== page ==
But Bellin only looked at 42 women. His cellulite study has another drawback, too. Bellin said he does not know of a definitive test to measure cellulite.
Bellin thinks the underwear works better at reducing inches than cellulite. "I would say the anti-cellulite property is modest," Bellin says, "the inch-reduction is astonishing. Really surprised me."
Bellin believes that the anti-cellulite underwear is neither a significant advancement nor a complete misrepresentation.
"I would say you're somewhere well in between that," Bellin says. "It's not a major medical breakthrough, but it's not crackpot because I saw with my own eyes these patients have improvement from their cellulite. As for the claim on the Solidea DVD that it cures cellulite, even the company says they don't believe that one."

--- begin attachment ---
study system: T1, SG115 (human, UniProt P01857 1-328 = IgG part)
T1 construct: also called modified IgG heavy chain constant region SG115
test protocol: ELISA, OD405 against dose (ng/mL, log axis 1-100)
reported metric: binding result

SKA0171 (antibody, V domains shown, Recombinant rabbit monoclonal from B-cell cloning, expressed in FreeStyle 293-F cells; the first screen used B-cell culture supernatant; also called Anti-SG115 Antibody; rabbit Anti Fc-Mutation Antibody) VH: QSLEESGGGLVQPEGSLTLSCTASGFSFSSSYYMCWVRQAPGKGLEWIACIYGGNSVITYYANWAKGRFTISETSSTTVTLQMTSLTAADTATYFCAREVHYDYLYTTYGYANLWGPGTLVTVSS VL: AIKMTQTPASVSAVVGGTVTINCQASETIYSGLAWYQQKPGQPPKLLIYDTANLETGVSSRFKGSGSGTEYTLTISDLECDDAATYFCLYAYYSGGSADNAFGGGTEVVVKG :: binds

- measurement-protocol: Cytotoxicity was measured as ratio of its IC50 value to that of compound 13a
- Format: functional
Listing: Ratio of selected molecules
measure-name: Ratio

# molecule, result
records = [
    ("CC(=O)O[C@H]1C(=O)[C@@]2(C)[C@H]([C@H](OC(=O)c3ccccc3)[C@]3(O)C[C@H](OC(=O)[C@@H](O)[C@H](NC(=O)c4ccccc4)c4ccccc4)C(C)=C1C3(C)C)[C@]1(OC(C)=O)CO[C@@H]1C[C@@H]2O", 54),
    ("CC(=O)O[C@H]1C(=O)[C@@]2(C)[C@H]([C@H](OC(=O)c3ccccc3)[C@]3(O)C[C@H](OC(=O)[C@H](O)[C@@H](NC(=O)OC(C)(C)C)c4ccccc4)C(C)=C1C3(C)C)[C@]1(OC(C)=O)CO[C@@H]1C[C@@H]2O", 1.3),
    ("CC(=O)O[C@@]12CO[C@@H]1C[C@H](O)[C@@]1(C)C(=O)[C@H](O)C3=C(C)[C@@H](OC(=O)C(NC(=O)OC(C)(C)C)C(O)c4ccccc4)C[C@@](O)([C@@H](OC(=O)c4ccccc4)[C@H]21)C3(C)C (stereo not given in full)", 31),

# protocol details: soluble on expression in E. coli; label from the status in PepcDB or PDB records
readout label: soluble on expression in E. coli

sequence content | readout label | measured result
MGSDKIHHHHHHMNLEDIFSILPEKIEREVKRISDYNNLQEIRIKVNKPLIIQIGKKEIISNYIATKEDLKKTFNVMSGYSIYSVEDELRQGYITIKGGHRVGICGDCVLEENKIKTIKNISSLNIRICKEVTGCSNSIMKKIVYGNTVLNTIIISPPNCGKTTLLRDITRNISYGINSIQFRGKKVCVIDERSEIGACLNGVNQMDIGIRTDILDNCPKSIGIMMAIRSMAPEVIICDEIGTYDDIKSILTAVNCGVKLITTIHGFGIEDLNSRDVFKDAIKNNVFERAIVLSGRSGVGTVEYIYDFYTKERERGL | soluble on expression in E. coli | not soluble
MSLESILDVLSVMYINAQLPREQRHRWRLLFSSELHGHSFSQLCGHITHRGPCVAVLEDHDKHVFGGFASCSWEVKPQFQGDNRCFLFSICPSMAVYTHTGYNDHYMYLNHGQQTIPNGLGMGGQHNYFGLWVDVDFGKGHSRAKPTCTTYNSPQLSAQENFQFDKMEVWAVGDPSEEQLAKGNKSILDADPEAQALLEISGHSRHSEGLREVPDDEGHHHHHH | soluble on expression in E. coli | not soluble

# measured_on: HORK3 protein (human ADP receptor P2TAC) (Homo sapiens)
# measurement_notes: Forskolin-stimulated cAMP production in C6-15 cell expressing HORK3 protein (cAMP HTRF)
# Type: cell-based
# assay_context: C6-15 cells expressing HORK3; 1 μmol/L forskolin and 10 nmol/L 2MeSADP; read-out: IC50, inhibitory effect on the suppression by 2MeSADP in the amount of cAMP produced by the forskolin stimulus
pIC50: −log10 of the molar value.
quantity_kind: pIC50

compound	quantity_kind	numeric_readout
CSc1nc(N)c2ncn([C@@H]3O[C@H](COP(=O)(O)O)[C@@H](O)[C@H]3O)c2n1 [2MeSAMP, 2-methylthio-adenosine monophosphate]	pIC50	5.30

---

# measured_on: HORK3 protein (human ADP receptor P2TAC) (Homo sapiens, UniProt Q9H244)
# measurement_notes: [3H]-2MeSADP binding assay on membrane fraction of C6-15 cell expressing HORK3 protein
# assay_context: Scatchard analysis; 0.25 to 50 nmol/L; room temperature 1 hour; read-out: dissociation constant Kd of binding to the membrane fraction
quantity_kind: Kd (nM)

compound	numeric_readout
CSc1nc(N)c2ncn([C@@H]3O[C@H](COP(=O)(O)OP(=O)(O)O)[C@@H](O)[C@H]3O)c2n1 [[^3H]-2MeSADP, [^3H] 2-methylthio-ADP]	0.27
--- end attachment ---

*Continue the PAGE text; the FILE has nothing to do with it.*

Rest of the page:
Max Hauer, the owner of Solidea USA , says all they're claiming is the underwear does provide temporary results in the appearance of cellulite, a claim substantially less impressive than those advertised on the DVD. In any case, Solidea can report one clear result: money. Projected sales for 2008 were about $11.5 million.
The Brassage wellness bra, on the other hand, is not doing so well. The Brassage is no longer manufactured. And after ABC News began asking questions, Gaiam, a major retailer stopped selling the product, which is just fine with cancer researcher Susan Love.
"I would love to have a way to prevent breast cancer," she said. "If it came from wearing a special bra, or standing on your head for 20 minutes a day, I would be the first one out there promoting it. But we need hard science to answer these questions, not just hypotheses, not just speculation, but real studies."